Members might recall that in 2004 the government announced, as part of the initiatives to strengthen financial management in government, that departments were to have audited financial statements within five years. The departmental financial statements have never been audited. The first and only one to be audited was the Department of Justice, last year. A couple of other departments indicated to us that they felt that they were ready and that they wanted to go through the audit. We had discussions, though, with the Office of the Comptroller General, because this was an initiative that originally came from the Comptroller General's office, as to whether this was still a government priority. There had been no policy ever established on this. Some departments were moving ahead with it and wanted to do this, but others seemed to be quite slow in changing.
    It's largely a question of systems issues. Quite frankly, the government does not seem to view this as a priority at the current time. So we asked why we would continue to work on something when obviously we would have to probably reduce our performance audits even more to do this work. We have clearly indicated to government that should they decide that this is a priority, and there is a policy, then we would be quite pleased, of course, to reconsider our position on it. Unless we get an indication from them, we don't think we should be doing it.


     Thank you.
    I remember from my time as revenue minister the difficulty of competing with the private sector to hire tax accountants and people of that nature. It was always an issue. I'm sure you face a similar situation. It's difficult in ordinary times, but with budgets frozen it must be even more difficult.
    My understanding is that your budgets are frozen but not your salaries. But of course if you raise your salaries then you have to cut other things. If you look forward three years, how are you going to deal with having to compete with the private sector for your key staff? You have a frozen budget, but do you have flexibility on salary levels as required?
    No. An act was passed in 2009 that limits salary increases to 1.5%. You are correct that we have to find that increase of 1.5% within our budget. It represents for us $860,000 a year. That will of course compound over time.
    So we have the challenge of finding the funds to fund the salary increases, but I think the greater challenge for us will be our compensation scales being limited to 1.5%. We were at the point of trying to negotiate a new salary structure with our staff, because most of our professionals are unionized. This was two years ago, and even then we were starting to see that we were becoming uncompetitive, not as competitive as we should be with the marketplace, and we wanted to adjust our scales. That didn't come to pass because of the act that came in.
    I think our challenge over time will be to try to remain competitive with a market where clearly the salary increases are going to be more than 1.5%.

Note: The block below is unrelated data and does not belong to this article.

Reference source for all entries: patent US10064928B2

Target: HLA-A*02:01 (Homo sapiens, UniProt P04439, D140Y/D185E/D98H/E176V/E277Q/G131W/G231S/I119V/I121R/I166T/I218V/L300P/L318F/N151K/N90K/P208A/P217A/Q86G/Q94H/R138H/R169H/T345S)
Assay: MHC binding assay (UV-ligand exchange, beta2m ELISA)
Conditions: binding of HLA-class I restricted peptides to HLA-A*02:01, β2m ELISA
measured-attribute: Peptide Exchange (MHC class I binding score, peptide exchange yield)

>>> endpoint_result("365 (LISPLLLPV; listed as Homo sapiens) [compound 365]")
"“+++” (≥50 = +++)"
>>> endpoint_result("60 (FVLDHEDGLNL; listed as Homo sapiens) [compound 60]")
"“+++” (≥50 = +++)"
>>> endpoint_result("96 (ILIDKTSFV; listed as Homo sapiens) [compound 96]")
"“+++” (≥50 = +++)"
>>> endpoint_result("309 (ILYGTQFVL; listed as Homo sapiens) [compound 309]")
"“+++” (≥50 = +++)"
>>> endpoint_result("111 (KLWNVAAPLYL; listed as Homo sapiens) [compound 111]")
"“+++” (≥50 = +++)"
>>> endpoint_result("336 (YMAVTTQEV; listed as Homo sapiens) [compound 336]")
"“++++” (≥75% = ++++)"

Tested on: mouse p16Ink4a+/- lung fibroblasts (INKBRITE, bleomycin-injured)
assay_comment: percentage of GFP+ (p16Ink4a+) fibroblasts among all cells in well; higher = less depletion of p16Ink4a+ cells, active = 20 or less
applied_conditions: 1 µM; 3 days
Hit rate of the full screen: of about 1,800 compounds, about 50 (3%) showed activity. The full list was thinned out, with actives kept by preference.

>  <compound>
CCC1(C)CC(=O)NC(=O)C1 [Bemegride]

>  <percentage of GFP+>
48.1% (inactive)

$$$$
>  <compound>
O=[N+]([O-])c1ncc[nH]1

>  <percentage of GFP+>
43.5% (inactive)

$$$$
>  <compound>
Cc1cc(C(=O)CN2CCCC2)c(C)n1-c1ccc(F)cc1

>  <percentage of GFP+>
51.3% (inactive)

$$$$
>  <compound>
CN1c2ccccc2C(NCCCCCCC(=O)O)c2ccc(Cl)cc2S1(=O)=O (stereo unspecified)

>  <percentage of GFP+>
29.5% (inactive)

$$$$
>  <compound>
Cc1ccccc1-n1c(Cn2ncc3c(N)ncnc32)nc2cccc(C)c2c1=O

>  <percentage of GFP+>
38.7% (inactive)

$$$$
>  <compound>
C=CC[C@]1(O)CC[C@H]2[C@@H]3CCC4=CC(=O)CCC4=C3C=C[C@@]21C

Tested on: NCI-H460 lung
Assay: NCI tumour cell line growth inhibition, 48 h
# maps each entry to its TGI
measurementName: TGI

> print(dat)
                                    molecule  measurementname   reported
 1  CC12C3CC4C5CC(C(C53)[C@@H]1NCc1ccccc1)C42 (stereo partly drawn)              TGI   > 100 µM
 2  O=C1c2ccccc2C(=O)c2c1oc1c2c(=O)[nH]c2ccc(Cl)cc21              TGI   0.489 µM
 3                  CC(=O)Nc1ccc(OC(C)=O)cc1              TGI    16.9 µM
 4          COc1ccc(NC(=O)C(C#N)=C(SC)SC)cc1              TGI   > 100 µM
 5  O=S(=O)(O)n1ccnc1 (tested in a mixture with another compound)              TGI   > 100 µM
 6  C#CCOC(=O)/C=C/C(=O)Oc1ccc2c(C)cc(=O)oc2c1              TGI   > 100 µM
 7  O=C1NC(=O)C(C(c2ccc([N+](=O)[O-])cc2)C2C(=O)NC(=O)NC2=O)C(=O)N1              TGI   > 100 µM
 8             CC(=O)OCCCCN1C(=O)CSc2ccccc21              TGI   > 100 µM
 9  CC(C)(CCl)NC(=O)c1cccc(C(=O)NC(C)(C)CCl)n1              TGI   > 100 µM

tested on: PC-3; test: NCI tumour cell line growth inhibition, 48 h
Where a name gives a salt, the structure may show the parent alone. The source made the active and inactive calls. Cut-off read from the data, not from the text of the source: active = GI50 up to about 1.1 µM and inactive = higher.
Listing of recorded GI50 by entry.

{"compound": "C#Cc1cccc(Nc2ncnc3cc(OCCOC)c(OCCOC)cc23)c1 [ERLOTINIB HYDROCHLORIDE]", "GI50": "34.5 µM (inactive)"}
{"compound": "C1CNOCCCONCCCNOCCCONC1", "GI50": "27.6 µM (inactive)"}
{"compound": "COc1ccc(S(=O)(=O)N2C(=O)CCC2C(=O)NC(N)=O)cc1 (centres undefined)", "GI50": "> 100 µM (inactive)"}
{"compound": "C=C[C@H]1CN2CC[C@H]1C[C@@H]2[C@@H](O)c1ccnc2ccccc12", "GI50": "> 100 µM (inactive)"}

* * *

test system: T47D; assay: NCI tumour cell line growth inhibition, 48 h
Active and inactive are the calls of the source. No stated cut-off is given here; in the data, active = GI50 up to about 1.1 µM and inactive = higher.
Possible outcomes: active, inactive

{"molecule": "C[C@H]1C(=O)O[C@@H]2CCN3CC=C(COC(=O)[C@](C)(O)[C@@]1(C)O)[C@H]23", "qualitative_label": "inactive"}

Okay. Thank you very much.
    Thank you, Mr. McCallum.
    Mr. Young, five minutes.
    Thank you, Chair.
    You said you were experiencing a narrow interpretation of an order in council that was issued in 2006 and was delaying or restricting some information. Those issues you were experiencing, were they at the departmental or political level?
    Clearly they were at the departmental level.
    Thank you.
    Can you please explain to the committee how progress was made to resolve the issues that you brought forward? Perhaps you could give a bit of detail.
    We had meetings with senior officials, including the clerk, the Secretary of the Treasury Board, and chief legal counsel to the clerk. We had two meetings, and they agreed that the interpretation that had been given by officials was inappropriate and far too restrictive. We agreed that we needed to clarify our access rights and ensure that the possibility for misinterpretation or very narrow interpretation going forward would be eliminated, we hoped. We worked on guidance that will be coming out this week to deputy heads and to legal counsel as to our right to cabinet confidence.
    There are certain cabinet confidences, obviously, which we do not have a right to, and we respect that, but many documents are considered cabinet confidence to which we do have a right. It was trying to clarify that even more.
    I'm trying to fully understand your concern about retaining auditors and accountants in a recession. I would think that a government job would be more highly prized in a recession and that you might be less likely to have people quit or leave for another job, although I understand you still have to deal with retirements.
    Is your concern in hiring auditors and accountants just your normal turnover to replace retirements, or is there growth in that hiring plan?


    There is no growth in our hiring plan. We plan to maintain our staff level at about the current level. We expect to have a turnover every year of about 10%, which means 60 to 65 people that we have to replace every year.
     That would be the same even during a recession or coming out of a recession?
    Yes. It would be due in part to retirements.